LOUISVILLE, Ky. - Their residence this year is in a different barn, No. 45, tucked away on the Churchill Downs backstretch. That detail aside, everything about Team O’Neill remains eerily familiar.
Trainer Doug O’Neill’s “playoff beard” once again frames his oft-smiling face. And if someone thought he and his posse were a fun bunch a year ago, their mood along shedrow remains refreshingly stress-free considering the tension that often settles in over the Twin Spires during Kentucky Derby week.
O’Neill returns to Churchill Downs after saddling his first Derby winner last year in I’ll Have Another. Now he has another promising horse in Goldencents, a bay colt.
Not since Bob Baffert went back-to-back with Silver Charm and Real Quiet in 1997 and ’98 has a trainer saddled consecutive winners in the Kentucky Derby.
Goldencents has won four of six career starts. Most recently he had a 1 ¼-length triumph in the Grade I Santa Anita Derby — the same prep race I’ll Have Another won before the Derby.
“I’m having a blast. Life is good,” O’Neill said. “Just being here is an absolute blessing because you never know if you’re going to get lucky enough to get back here. We’re soaking all this up.
The last time a reigning Derby-winning trainer returned to the race the following year with a Grade I winner was when Hall of Famer D. Wayne Lukas had High Yield (15th in the Derby) among his three entrants in 2000, one year after saddling Charismatic to victory.
Rick Pitino, fresh off leading the Louisville men’s basketball team to the NCAA title, owns 5 percent of the Goldencents in partnership with W.C. Racing and Dave Kenney.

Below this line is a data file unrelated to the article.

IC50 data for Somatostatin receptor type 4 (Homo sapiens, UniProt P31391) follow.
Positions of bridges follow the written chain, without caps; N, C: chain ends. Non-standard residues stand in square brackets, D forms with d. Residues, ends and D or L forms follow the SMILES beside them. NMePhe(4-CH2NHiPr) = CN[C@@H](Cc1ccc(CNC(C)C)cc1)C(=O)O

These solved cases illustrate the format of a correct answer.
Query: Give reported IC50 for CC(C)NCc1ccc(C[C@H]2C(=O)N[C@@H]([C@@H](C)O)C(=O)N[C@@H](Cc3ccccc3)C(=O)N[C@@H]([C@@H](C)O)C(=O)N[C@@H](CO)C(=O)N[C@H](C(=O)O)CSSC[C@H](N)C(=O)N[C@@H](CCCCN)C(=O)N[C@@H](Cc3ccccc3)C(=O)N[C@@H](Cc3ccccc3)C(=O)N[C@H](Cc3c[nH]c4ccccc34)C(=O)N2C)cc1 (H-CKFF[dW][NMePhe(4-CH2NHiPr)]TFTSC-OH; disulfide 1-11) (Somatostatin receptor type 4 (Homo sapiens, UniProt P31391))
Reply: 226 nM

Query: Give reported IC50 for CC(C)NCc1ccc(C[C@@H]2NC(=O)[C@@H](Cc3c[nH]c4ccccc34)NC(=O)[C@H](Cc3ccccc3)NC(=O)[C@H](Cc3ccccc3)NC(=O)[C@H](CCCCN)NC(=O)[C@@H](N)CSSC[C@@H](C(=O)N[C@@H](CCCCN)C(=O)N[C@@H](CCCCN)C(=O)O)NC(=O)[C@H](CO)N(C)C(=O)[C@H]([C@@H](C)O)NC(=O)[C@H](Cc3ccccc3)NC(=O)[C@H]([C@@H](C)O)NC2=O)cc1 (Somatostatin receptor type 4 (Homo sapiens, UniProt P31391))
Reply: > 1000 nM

During O’Neill’s Triple Crown run with I’ll Have Another last year, O’Neill had to answer some tough questions about his past medication violations.
I’ll Have Another was a long shot winner in the Kentucky Derby and won the Preakness before being scratched for the Belmont Stakes because of a tendon injury.
“Last year for every couple pats on the back we got one kick in the groin, so this year we’re expecting maybe four or five pats before getting the kick,” O’Neill said. “But I would rather have a good horse and answer the tough questions than a slow horse and nobody asking anything.”
Even amid last year’s fire storm, O’Neill’s demeanor was unfailingly buoyant. Nothing has changed.
“These guys, they don’t make it like we’re riding in the Derby. We’re having fun now,” said Kevin Krigger, riding in his first Derby and seeking to become the first African-American jockey to win it since 1902. “And we have the horse to capitalize.”